Why the NBA Is Handling the Pandemic Better Than the MLB
A string of positive cases doesn’t bode well for the rest of baseball season
Sports fans recently enjoyed some respite as both the NBA and MLB returned to TV screens across the country. But things are different now as both leagues have been transformed by the Covid-19 pandemic: In lieu of cheering crowds at the NBA’s Disney World arena in Orlando, Florida, virtual fans flicker as viewers are instructed to “tap to cheer” via the NBA app. And at the few baseball fields that are hosting MLB games, some of the fans are made of cardboard, supplemented by loud noises.
But a rash of Covid-19 cases among players and staff has cast a pall over the rest of the baseball season. On Sunday afternoon, the St. Louis Cardinals reported six cases among players and staff; a week ago, the Miami Marlins had 20 among players and coaches. League employees are getting sick too, and the MLB schedule has been thrown into disarray. The NBA, meanwhile, has not reported any positive cases in its Disney World bubble so far despite basketball being a much more close-contact sport.
It appears that the NBA is doing something right.
In June, the NBA sent a 100-page document to players and employees, laying out extremely restrictive guidelines for life inside the Disney World bubble, where players will live and play until October. It includes a protocol for aggressively testing players and quarantining those who test positive, and it also outlines extreme measures for contact tracing, the process of identifying any individual that has come into contact with a person who tested positive. As I reported in Elemental in June, the NBA is using “video technology” to identify moments of close contact, defined as players getting within six feet of someone for at least 15 minutes (per the Centers for Disease Control and Prevention’s guidelines) or being exposed to “infectious secretions or excretions.”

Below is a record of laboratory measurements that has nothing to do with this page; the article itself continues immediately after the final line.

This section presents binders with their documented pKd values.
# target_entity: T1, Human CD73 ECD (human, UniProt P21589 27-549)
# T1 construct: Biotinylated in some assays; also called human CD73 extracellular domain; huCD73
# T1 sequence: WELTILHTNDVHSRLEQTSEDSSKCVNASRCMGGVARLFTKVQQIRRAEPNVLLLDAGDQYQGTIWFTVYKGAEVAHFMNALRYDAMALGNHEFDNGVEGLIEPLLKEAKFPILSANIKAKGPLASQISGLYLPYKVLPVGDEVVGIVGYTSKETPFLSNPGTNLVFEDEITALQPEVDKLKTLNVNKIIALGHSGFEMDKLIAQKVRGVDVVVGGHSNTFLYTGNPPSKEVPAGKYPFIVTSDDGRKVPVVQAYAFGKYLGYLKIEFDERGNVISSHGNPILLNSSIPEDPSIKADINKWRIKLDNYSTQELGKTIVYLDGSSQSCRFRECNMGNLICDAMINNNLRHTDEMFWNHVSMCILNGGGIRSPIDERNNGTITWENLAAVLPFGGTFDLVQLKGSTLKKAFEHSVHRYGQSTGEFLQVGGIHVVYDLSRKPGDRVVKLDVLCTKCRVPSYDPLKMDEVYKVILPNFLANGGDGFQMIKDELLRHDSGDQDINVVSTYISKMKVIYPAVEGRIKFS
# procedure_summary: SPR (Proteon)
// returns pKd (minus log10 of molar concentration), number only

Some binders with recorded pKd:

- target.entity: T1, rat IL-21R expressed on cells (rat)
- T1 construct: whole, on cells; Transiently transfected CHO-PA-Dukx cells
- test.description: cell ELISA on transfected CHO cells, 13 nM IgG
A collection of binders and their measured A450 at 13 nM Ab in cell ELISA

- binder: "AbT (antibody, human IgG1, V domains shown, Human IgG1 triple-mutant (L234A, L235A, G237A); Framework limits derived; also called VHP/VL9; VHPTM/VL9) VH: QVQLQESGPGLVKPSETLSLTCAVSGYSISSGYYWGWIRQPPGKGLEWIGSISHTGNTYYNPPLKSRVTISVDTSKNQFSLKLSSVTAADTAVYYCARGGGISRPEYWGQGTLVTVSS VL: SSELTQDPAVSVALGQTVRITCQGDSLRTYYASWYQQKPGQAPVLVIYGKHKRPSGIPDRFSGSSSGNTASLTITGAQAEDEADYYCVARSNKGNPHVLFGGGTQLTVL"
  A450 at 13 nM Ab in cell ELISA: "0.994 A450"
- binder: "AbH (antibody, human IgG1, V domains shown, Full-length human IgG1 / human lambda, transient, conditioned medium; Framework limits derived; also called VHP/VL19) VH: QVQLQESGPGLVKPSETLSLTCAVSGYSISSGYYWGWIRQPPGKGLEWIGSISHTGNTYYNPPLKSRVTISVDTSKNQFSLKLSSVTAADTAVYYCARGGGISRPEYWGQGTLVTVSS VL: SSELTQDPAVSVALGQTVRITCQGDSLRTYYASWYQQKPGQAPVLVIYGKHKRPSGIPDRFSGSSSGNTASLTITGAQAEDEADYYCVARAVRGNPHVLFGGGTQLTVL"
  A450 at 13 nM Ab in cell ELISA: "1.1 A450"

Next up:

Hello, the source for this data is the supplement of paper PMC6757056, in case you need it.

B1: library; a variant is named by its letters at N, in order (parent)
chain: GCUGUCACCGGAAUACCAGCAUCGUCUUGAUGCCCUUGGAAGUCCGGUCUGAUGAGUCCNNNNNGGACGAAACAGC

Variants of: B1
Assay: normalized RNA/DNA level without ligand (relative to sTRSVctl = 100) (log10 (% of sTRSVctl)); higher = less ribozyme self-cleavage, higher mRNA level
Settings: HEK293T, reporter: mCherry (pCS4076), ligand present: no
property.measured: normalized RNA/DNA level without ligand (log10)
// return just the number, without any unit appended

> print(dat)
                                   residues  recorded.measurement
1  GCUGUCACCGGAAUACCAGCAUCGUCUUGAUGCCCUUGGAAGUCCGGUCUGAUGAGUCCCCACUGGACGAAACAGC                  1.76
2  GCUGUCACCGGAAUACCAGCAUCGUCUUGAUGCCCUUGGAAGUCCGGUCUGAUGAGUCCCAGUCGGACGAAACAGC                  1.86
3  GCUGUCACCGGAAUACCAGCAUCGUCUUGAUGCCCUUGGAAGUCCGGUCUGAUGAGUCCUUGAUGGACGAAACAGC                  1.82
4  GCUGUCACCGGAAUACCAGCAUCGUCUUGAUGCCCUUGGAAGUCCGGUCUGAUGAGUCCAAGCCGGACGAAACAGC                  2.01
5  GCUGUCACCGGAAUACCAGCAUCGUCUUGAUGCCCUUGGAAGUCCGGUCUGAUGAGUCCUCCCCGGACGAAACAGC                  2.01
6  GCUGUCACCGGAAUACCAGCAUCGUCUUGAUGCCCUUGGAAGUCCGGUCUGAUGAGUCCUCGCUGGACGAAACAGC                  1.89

The MLB has a 100-page manual for restarting the league, and like the NBA’s guidebook, it includes a plan for what to do if players test positive and a plan for contact tracing. The problem, it appears, is how well these plans are being executed.